Apr 19

Bedroom Games and War Crimes in Terrifying “Threesome”


Presented by Apollinaire Theatre Company
by Yussef El Guindi
Directed by Danielle Fauteux Jacques

April 8-May 7, 2016
Chelsea Theatre Works
189 Winnisimmet St., Chelsea.
Apollinaire on Facebook

Review by Gillian Daniels

(Chelsea, MA) Leila (Alison Meirowitz McCarthy) and Rashid (Mauro Canepa) are introduced to the audience in their pajamas as self-styled intellectuals, struggling to be distant from their emotions. They’re Egyptian-Americans who open the play conversing like an editorial on gender politics, feminism, and cultural differences. Then comes in Doug (Geoff Van Wyck), the photographer they have invited into their bedroom for a sexual adventure. He’s blunt, cheerful, and thoroughly naked. He is the chaotic element that opens them up to the insecurities that run deep through their relationship. His attitudes don’t represent some enlightened, Western view as a cure-all to their squeamishness, however. No, Doug has his own insecurities he’s bringing in, too. What begins as an adult comic drama ends as a dark exploration of the political and personal. Continue reading

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Apr 19

Britten’s Opera is a “Dream”

Queen Tytania (Maya Kherani) and Bottom (Joseph Hubbard), Photo provided by BU School of Music

Queen Tytania (Maya Kherani) and Bottom (Joseph Hubbard), Photo provided by BU School of Music

Presented Boston University College of Fine Arts
Benjamin Britten, composer & Peter Pears, librettist
Based on the play by William Shakespeare
William Lumpkin, conductor
Tara Faircloth, stage director

April 14–17th, 2016
Boston University Theatre
264 Huntington Avenue, Boston
BU Arts on Facebook

Review by Gillian Daniels

(Boston, MA) I enjoy myself most with adaptations of Shakespeare’s comedies when their sense of fun and lightness remain intact. The direction in Boston University Theatre’s production of Benjamin Britten’s A Midsummer Night’s Dream didn’t fail me. This vision is every bit the dream of the title. Fairies wear blue wigs and polka dot suits, columns of giant, white flowers are moved across the stage, Puck (Elizabeth Valenti) brings Queen Tytania (Maya Kherani) her morning tea, and King Oberon (Wee-Kiat Chia) smugly points out his wife slept with an enchanted donkey-man (Joseph Hubbard) the night before. One scene flows into the next elegantly. For the most part, it’s a perfectly realized vision. Continue reading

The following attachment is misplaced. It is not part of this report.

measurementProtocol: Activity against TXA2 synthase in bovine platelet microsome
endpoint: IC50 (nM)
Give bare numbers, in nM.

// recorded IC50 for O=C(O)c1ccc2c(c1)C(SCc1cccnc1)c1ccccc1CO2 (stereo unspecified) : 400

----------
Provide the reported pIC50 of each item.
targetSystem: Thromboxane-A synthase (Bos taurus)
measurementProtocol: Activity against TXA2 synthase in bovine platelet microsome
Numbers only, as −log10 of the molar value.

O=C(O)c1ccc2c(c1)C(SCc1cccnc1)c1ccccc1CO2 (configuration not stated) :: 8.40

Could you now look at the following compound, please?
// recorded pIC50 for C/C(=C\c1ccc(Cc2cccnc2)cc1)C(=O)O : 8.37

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Mar 03

“Richard II”: Spoiled Man-Boy King Destroys Himself in Simple Production

ASP Richard II (l to r) Northumberland (Marya Lowry), King Richard II (Doug Lockwood), Bishop of Carlisle (Malcolm Ingram), Bolingbroke (Michael Forden Walker), and Henry Percy (Lewis D. Wheeler). Photo by Stratton McCrady

ASP Richard II (l to r) Northumberland (Marya Lowry), King Richard II (Doug Lockwood), Bishop of Carlisle (Malcolm Ingram), Bolingbroke (Michael Forden Walker), and Henry Percy (Lewis D. Wheeler). Photo by Stratton McCrady

Presented by Actors’ Shakespeare Project
Written by William Shakespeare
Directed by Allyn Burrows

Feb. 17-March 13, 2016
Cambridge YMCA
Cambridge, MA
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Review by Gillian Daniels

(Cambridge, MA) Richard II is not about a Danish prince languishing over a ghost’s warnings or an elderly king like Lear, mad with grief due to age and family strife. No, this is a story about the abuses of power and a complex man who both understands why he must give up his throne but is honest enough to admit to himself that he just really, really doesn’t want to. Continue reading

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Feb 08

“Milk Like Sugar” Shuns Broad Strokes in Favor of Difficult Nuance

Presented by Huntington Theatre Company
Written by Kirsten Greenidge
Directed by M. Bevin O’Gara

Through Feb. 27, 2016
Calderwood Pavilion at the BCA